Broken? Don’t repair it, buy a new one!


Or that was the message that Apple gave to me.
Over the weekend, my iPod was having minor problems with the menu screen. So I decided that it might to smart to see how much it would cost to repair it. So I went onto the Apple.com website and went through the whole process to get a repair, sadly my limited warranty expired. It turns out that my 1 year old 120gb iPod Classic would cost over $300 to repair! That’s absurd! I could just go out and buy a brand new 160gb iPod for $250.
It’s sad how it is cheaper to buy a new one and throw a broken item away. Having things repaired would help keep broken iPods out of landfills, but with the price to repair is more than a new one. So most people see that price and just throw the old one away.

David D

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3 Responses so far »

  1. 1

    gullett23 said,

    I’ve had six or seven new cell-phones over the last couple years, finally I found one that might be durable. My I pod also didnt last me very long, they are made to break and are expensive to replace. I kept all the boxes, booklets and accessories that came with them up until I moved last. When I threw out all that stuff it practicle filled up my recycling bin for the week. It’s pathetic that these expensive devices are made to be so weak.
    R. Gullett

  2. 2

    Adam McCoy said,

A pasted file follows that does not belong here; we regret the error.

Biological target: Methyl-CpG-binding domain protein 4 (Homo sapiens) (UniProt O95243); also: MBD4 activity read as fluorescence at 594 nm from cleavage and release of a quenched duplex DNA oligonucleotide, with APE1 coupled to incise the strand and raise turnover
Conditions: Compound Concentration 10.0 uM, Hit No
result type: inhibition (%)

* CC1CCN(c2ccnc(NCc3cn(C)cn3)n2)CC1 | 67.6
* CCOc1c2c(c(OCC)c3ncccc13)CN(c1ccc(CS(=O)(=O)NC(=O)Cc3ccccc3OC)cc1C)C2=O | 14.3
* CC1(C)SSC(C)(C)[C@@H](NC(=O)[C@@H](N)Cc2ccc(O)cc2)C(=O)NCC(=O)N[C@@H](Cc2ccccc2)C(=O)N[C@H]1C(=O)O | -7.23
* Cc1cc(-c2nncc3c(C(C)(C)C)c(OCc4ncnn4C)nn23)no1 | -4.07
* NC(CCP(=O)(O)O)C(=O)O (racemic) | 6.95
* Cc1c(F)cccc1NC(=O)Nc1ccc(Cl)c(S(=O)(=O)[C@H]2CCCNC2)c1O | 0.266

What you’re mentioning is a practice called “planned obsolescence” You can have a toaster from the 50’s that is still making your toast perfectly today, but if you bought one a year ago, it could have burnt out already. On the other hand, technology is advancing so quickly now and days that your product is often obsolete in a year anyway. Yes, for most things, planned obsolescence is a blight on society, but in the matter of computers or iPods or televisions, it’s the company’s way of ensuring that the consumer has the latest technology available to them. I do think that everyone needs to take a hint from Apple and make their products mostly recyclable. So at least when you need to buy the latest update on the iPod, you know that your old one isn’t filling a landfill.

  3. 3

    shotahioki said,

    That is absurd how repairing costs more! But I must say, the “planned obsolescence” is a smart way to keep your customers. This is the same with light bulbs as we purchase new ones after they die. From the advancing technology, it is possible to produce a light bulb that would last for decades or even a century! (There was a light bulb that lasted 107 years! Check out this site: http://members.misty.com/don/longlife.html) However by purposely limiting its life span, the companies can mass produce these less-efficient light bulbs cheaper and provide them at a lower cost to consumers. This trap ensures future profit for the companies in this capitalistic world.

    – Shota


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